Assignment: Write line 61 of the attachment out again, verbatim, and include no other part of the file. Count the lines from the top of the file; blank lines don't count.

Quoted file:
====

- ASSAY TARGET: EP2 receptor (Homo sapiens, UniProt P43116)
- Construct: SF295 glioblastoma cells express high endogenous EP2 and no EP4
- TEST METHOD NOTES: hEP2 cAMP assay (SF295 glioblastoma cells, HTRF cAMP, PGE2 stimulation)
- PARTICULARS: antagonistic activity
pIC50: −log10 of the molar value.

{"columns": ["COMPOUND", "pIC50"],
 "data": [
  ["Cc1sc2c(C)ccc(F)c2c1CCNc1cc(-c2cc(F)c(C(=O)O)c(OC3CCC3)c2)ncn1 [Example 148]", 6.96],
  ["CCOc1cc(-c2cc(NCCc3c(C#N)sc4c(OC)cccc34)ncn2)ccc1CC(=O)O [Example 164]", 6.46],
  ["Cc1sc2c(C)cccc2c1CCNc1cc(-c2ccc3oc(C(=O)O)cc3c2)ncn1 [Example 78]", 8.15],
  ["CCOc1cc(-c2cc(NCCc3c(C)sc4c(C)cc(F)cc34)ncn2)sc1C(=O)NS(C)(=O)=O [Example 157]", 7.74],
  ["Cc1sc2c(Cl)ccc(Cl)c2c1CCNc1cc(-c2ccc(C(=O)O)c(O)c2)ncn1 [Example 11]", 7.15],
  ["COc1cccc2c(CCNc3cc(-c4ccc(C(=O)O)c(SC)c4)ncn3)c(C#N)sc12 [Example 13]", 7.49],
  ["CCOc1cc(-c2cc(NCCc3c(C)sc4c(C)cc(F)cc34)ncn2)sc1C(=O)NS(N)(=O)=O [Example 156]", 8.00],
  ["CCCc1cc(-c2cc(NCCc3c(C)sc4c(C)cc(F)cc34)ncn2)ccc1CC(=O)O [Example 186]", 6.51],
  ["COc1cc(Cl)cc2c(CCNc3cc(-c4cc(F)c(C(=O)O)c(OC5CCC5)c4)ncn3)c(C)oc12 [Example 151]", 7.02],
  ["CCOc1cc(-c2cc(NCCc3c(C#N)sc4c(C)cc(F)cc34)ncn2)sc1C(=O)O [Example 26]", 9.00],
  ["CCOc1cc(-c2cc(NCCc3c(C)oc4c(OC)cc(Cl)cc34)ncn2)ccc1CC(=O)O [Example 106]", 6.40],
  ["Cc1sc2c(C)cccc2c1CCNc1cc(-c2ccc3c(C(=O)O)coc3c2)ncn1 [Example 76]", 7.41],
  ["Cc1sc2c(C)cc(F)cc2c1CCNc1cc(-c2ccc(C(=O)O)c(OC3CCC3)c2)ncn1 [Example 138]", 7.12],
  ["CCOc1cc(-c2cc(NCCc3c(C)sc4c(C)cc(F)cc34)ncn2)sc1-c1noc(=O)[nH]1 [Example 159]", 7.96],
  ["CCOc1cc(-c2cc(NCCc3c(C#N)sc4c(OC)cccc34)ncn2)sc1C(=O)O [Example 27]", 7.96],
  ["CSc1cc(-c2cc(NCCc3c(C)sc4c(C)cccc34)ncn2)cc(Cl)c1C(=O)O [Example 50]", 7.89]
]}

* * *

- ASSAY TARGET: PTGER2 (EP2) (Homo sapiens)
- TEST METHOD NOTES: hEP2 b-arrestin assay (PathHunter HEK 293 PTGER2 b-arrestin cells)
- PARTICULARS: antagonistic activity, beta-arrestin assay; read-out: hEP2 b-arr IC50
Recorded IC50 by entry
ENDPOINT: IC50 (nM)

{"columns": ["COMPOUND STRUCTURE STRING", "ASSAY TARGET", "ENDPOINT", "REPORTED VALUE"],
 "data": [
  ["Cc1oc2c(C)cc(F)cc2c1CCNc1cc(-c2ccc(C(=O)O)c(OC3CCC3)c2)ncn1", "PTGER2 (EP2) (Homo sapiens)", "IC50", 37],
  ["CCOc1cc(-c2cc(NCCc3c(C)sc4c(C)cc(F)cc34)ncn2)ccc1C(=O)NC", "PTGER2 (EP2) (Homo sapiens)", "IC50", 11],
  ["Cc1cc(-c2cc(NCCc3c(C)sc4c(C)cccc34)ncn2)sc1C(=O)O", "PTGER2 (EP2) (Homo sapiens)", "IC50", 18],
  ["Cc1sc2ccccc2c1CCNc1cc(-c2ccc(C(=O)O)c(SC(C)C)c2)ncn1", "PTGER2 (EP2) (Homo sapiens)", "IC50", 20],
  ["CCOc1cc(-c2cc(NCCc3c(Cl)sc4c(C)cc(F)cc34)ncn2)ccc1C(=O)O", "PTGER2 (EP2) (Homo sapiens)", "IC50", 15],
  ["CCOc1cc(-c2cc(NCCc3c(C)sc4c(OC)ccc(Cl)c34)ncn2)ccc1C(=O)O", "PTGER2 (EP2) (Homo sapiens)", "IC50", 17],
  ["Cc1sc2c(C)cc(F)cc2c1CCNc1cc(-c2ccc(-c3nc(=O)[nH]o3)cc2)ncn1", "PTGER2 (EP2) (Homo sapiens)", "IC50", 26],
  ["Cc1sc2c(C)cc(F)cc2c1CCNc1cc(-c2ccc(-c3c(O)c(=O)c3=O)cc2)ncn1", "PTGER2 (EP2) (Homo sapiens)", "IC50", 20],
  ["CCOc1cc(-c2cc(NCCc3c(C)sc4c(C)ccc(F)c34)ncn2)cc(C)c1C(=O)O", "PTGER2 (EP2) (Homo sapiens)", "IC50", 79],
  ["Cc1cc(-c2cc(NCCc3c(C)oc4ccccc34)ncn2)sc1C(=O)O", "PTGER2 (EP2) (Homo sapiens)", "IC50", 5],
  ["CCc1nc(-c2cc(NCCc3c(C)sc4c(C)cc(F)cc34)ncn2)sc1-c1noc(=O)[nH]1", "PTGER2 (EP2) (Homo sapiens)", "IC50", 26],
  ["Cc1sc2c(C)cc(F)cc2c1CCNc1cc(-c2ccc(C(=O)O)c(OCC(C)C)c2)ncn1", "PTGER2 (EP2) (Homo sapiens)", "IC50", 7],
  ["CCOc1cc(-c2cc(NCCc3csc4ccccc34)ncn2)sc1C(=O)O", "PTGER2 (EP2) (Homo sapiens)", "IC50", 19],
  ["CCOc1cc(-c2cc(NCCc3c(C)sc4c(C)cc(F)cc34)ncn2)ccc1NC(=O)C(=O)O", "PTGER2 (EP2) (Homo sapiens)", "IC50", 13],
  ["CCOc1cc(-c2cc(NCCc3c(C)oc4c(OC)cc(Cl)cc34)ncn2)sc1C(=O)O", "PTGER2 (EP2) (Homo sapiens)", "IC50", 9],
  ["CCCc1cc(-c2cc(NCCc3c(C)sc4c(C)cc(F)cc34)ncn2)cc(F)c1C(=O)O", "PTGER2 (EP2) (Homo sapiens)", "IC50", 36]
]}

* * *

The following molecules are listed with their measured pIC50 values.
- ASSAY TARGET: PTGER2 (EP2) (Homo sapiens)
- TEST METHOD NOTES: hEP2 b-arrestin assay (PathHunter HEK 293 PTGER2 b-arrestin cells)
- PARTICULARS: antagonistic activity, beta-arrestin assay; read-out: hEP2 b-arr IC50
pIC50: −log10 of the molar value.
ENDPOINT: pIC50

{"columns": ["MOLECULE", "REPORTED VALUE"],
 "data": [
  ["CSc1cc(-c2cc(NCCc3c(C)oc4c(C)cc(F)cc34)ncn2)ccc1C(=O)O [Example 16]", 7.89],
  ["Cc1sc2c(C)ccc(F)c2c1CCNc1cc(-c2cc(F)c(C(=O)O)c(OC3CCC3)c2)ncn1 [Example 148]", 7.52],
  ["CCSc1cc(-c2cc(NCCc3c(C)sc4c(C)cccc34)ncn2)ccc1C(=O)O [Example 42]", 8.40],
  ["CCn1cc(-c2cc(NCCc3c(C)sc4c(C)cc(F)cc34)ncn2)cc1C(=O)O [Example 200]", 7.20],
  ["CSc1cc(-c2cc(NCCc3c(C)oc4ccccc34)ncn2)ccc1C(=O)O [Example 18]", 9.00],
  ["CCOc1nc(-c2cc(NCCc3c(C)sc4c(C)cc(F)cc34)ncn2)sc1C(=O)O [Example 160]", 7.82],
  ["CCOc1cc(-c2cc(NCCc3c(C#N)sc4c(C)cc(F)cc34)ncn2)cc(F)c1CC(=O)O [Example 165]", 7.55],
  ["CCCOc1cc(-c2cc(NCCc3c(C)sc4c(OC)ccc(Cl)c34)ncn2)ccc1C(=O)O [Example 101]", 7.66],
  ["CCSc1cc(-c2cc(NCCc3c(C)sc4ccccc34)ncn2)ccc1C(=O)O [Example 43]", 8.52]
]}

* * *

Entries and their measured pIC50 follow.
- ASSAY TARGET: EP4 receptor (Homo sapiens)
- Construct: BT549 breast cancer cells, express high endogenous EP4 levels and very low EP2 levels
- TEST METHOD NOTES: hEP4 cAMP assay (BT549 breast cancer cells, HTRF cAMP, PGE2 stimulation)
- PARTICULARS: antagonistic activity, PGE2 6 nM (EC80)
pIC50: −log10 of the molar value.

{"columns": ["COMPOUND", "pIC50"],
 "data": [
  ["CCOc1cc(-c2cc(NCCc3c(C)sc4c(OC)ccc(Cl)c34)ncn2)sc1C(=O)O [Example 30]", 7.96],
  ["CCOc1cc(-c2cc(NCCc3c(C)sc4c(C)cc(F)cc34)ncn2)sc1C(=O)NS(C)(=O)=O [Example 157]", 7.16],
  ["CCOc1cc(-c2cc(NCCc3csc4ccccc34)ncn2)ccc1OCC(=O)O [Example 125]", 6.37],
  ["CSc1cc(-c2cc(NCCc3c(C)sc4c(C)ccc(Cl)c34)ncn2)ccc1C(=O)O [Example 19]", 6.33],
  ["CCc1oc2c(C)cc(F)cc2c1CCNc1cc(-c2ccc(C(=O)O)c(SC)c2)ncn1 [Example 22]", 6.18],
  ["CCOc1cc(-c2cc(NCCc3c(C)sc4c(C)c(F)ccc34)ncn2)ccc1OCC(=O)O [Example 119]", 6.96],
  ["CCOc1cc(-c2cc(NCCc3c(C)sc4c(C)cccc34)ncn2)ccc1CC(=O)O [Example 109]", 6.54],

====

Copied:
  ["CCSc1cc(-c2cc(NCCc3c(C)sc4c(C)cccc34)ncn2)ccc1C(=O)O [Example 42]", 8.40],